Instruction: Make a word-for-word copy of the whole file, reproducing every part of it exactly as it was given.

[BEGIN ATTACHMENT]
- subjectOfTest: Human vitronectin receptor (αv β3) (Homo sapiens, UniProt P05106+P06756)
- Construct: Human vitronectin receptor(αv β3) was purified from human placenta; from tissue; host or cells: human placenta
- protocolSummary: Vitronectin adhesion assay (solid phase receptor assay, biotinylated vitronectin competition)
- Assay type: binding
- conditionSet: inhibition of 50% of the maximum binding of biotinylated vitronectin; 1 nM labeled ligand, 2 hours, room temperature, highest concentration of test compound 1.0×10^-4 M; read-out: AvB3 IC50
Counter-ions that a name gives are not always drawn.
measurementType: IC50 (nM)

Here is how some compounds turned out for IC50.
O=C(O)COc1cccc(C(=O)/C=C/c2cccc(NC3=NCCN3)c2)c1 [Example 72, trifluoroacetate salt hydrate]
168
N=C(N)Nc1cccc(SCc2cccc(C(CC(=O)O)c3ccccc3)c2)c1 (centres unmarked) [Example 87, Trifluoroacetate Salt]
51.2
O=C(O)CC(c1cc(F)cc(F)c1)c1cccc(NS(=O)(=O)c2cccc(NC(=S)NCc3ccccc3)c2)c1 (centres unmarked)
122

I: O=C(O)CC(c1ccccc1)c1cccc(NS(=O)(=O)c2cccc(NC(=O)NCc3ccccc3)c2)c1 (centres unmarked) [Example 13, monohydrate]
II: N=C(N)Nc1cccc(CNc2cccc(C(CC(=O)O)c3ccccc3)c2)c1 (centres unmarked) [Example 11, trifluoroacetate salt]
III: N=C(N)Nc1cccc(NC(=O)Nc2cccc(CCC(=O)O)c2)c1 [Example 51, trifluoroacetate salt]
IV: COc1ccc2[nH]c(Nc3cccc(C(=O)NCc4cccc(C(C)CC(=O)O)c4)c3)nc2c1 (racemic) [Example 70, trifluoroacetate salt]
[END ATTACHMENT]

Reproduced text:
- subjectOfTest: Human vitronectin receptor (αv β3) (Homo sapiens, UniProt P05106+P06756)
- Construct: Human vitronectin receptor(αv β3) was purified from human placenta; from tissue; host or cells: human placenta
- protocolSummary: Vitronectin adhesion assay (solid phase receptor assay, biotinylated vitronectin competition)
- Assay type: binding
- conditionSet: inhibition of 50% of the maximum binding of biotinylated vitronectin; 1 nM labeled ligand, 2 hours, room temperature, highest concentration of test compound 1.0×10^-4 M; read-out: AvB3 IC50
Counter-ions that a name gives are not always drawn.
measurementType: IC50 (nM)

Here is how some compounds turned out for IC50.
O=C(O)COc1cccc(C(=O)/C=C/c2cccc(NC3=NCCN3)c2)c1 [Example 72, trifluoroacetate salt hydrate]
168
N=C(N)Nc1cccc(SCc2cccc(C(CC(=O)O)c3ccccc3)c2)c1 (centres unmarked) [Example 87, Trifluoroacetate Salt]
51.2
O=C(O)CC(c1cc(F)cc(F)c1)c1cccc(NS(=O)(=O)c2cccc(NC(=S)NCc3ccccc3)c2)c1 (centres unmarked)
122

I: O=C(O)CC(c1ccccc1)c1cccc(NS(=O)(=O)c2cccc(NC(=O)NCc3ccccc3)c2)c1 (centres unmarked) [Example 13, monohydrate]
II: N=C(N)Nc1cccc(CNc2cccc(C(CC(=O)O)c3ccccc3)c2)c1 (centres unmarked) [Example 11, trifluoroacetate salt]
III: N=C(N)Nc1cccc(NC(=O)Nc2cccc(CCC(=O)O)c2)c1 [Example 51, trifluoroacetate salt]
IV: COc1ccc2[nH]c(Nc3cccc(C(=O)NCc4cccc(C(C)CC(=O)O)c4)c3)nc2c1 (racemic) [Example 70, trifluoroacetate salt]